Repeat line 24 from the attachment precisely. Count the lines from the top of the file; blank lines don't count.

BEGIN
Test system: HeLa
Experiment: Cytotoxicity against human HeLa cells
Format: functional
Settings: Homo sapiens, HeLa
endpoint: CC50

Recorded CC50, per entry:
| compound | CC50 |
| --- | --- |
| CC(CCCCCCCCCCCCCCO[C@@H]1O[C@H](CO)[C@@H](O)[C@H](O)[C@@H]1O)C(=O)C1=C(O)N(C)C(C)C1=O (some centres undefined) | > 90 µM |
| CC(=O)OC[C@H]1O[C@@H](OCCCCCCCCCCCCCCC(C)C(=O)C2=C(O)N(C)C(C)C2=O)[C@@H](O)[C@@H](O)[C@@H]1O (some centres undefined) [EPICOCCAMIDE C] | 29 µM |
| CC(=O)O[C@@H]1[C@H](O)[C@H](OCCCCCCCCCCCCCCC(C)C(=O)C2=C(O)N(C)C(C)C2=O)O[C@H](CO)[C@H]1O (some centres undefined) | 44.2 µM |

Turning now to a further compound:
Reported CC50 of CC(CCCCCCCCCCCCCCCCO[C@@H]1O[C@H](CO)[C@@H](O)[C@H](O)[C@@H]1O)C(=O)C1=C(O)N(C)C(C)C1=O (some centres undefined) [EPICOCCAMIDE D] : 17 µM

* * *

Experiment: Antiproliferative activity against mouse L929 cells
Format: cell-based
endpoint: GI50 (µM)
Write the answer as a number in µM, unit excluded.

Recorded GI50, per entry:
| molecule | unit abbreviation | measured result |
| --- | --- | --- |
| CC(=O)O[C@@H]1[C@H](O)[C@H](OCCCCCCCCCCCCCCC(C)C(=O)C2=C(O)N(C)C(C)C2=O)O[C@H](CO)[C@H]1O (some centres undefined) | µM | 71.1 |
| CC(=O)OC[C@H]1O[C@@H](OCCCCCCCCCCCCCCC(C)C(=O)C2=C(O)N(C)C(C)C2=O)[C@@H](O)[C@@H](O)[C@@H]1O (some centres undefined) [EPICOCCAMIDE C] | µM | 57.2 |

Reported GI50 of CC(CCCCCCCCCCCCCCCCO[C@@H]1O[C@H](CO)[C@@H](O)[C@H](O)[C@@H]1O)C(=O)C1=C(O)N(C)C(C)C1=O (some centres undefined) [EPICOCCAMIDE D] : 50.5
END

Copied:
Reported GI50 of CC(CCCCCCCCCCCCCCCCO[C@@H]1O[C@H](CO)[C@@H](O)[C@H](O)[C@@H]1O)C(=O)C1=C(O)N(C)C(C)C1=O (some centres undefined) [EPICOCCAMIDE D] : 50.5